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The killing of Ahmaud Arbery, live updates: Trial continues following emotional day in court

Action News Jax will follow the court case regarding the murder of Ahmaud Arbery on air and will provide live updates online.

BRUNSWICK, Ga. — The trial for three men charged with felony murder in the 2020 shooting of Ahmaud Arbery is underway at the Glynn County courthouse.

Action News Jax will follow the court case on air and will provide live updates below.

Tuesday, Nov. 9:

The trial for the killing of Ahmaud Arbery continues It’s scheduled to begin at 9 a.m. . Click the above video player to watch live.

Monday, Nov. 8

Jurors heard key witness testimony and viewed crucial evidence, including some images many in the courtroom found graphic.

Action News Jax’s Kristen Rary has been in the courtroom throughout the trial and has seen how the jury, and Arbery’s family members, are reacting.

Some of the video being shown is really intense and graphic -- jurors have been shaking their heads and taking notes, while some watching from the gallery have had to excuse themselves.

On Monday, attorneys questioned Glynn County Police Department Officer Ricky Minshew on what he witnessed that day and what led to his decision making.

Body camera video from moments after Arbery was shot show the 25-year-old laying in a pool of blood, struggling to breathe.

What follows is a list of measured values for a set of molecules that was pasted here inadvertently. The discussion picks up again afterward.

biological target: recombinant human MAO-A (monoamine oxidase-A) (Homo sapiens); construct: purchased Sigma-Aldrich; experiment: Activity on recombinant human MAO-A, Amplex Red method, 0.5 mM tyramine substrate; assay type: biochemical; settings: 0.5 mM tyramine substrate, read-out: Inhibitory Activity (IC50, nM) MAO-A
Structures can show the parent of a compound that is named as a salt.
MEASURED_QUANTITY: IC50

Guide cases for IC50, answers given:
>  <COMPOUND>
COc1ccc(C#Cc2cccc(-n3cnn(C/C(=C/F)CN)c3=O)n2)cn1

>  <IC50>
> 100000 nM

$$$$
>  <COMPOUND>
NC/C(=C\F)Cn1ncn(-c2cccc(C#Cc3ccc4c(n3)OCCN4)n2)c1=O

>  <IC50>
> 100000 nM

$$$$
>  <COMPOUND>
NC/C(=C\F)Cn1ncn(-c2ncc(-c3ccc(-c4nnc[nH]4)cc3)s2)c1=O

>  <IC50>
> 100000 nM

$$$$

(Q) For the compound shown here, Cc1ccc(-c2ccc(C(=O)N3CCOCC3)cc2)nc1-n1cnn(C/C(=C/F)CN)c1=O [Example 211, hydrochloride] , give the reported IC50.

Minshew responded to the shots he heard less than a minute before. When he arrived, Arbery was down on the ground and bleeding. A big question for attorneys and Arbery’s family: Why didn’t Minshew help?

“I didn’t really understand why he didn’t render aid. I understand he had to secure the crime scene, but at the same time he had a guy laying in the middle of the road in a puddle of blood,” Wanda Cooper Jones, Arbery’s mother, said.

Minshew explained it wouldn’t have been safe.

Attorney: “Seeing that, did you attempt any CPR or anything like that? On the deceased male?”

Minshew: “I did not, no.”

Attorney: “Why not?”

Minshew: “Well when I got there I did not know any of the people or any of the facts or circumstances to what had happened. Only thing I knew that I observed was a body laying in the middle of the road with a man who had just bled out and it was by apparent gunfire. So being that I was the only officer on scene, without having any of the police units to watch my back, there was no way that I could switch my attention to anything medical.”

He explained although Arbery was making noise and occasionally twitching, he did not believe he had the training or tools to help. He added he believed the noises Arbery made were not voluntary.

Minshew: “When the brain doesn’t have any oxygen it’s a natural reaction for the body.”

Attorney: “So it’s not a sign of consciousness as you understand it?

Minshew: “Correct.”

Attorney: “It’s not a sign of the brain being intact and forming and making decisions.”

Minshew: “That’s how it appeared, yes.”

Cooper Jones called it “very disturbing.”

“He arrived on the scene and he saw a man in the road and he also saw people, two other guys that were standing there … I hadn’t really put it all together what he was thinking, I really don’t make a lot of sense at this time,” she said.

Minshew was questioned for more than five hours before another first responder took the stand and even more body camera and dash camera footage was played. It was an emotional day for everyone in court.